Prime hype fades like a fix of sugar

LIKE the sugar hits nutritionists warned were being encouraged, the huge hype that saw Perth supermarkets mobbed by teens trying to get their hands on Prime drinks seems to have disappeared. “Parents back ban on Prime,” Voice, Saturday April 1, 2023).

Launched as a collaboration between popular media figures Logan Paul and KSI, Prime caused a frenzy when it was released in Woolworths stores across Perth on March 26. 

“We sold out in the first three hours,” one Woolies staffer told the Voice, describing the teens’ desire as “insane”. 

“We were ravaged with people asking for Prime … at least 10 people per shift.”

But health experts were quick to raise concerns about the energy and hydration varieties of the drink. While Prime Energy’s 56mg of caffeine per 100ml far exceeds Australian food standards regulation and it’s banned from sale, it is readily accessible for purchase on eBay and similar platforms.

Prime Hydration’s use of preservatives and synthetic sweeteners such as sucralose also concerned health experts, who warned it could push kids towards a habit of sipping on sweet drinks.

This triggered widespread bans by WA schools including Mt Hawthorn Primary. 

But by last week sales of Prime seemed to have slumped, with a Woolies staffer telling the Voice they’d only managed to move one crate of the drink from their store in over a week.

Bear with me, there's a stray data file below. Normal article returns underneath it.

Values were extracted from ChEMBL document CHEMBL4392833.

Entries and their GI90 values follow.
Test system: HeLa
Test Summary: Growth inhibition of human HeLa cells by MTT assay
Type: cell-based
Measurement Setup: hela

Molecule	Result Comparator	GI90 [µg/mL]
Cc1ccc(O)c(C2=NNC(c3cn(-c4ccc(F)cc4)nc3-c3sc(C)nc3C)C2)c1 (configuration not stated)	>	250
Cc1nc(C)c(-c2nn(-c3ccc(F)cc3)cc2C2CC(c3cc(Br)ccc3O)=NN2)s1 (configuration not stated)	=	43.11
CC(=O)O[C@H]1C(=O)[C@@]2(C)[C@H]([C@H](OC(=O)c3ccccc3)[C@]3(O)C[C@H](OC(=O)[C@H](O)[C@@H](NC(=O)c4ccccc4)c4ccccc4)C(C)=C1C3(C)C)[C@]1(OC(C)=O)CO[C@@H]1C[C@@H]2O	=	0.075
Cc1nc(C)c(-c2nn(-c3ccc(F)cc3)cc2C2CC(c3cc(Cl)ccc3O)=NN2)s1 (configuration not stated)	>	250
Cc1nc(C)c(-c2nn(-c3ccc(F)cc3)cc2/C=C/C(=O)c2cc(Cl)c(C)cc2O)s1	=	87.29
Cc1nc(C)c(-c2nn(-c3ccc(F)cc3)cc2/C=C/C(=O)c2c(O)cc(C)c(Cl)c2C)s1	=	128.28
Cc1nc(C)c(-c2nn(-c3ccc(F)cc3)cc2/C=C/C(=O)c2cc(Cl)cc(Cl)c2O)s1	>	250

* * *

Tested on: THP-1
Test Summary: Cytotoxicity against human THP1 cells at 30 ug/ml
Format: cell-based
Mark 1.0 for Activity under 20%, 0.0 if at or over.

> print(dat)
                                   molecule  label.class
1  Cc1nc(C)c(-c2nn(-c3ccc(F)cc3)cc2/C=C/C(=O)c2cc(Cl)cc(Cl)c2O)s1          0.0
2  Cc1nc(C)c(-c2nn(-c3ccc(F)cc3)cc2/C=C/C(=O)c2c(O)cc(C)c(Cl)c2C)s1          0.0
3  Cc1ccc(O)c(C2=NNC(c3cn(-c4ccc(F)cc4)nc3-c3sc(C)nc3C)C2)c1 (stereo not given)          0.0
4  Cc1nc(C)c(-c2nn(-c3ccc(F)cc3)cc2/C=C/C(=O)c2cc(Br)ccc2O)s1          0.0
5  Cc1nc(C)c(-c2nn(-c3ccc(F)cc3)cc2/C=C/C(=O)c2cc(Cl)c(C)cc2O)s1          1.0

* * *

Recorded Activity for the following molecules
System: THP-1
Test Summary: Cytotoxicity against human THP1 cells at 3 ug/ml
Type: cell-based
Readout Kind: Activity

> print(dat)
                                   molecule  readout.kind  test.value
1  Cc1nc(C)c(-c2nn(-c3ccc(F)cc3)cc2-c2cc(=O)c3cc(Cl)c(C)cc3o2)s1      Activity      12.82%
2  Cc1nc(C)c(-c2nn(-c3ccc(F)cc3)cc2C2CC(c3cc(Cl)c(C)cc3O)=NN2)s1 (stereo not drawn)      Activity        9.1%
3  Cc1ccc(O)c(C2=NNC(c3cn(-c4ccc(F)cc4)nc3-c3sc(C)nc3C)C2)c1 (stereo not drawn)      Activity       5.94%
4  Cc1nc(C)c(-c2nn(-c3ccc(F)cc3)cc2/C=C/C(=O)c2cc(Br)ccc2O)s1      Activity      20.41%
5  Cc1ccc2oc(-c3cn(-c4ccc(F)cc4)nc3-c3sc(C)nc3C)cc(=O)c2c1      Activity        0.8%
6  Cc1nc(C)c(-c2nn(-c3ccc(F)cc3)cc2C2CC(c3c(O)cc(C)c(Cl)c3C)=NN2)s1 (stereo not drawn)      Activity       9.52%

And despite the hyper-inflated price people were prepared to pay to get their hands on one at the end of March, the store was unable to sell more Prime despite offering it on discount.

The Root Cause founder Belinda Smith says it’s possible parents were responding to the health concerns and school bans and stopping their kids buying Prime, while kids might have also been getting the message.

“The media and schools are part of our surroundings, so… what they’re role modelling influences not just parents, but also children.”

“Having no added sugar does not make any drink healthier,” Ms Smith said.

Instead Prime Hydration relied on “sweeteners which are yet to be proven to be safe over the long term”.

The Root Cause recently released an article supporting the schools which banned Prime, but also partnered with the Obesity Policy Coalition’s Jane Martin.

“The government needs to take a more proactive role when it comes to advertising foods and drinks to children,” Dr Martin said, noting the use of social media celebrities such as Paul and KSI had fuelled Prime’s initial frenzy.


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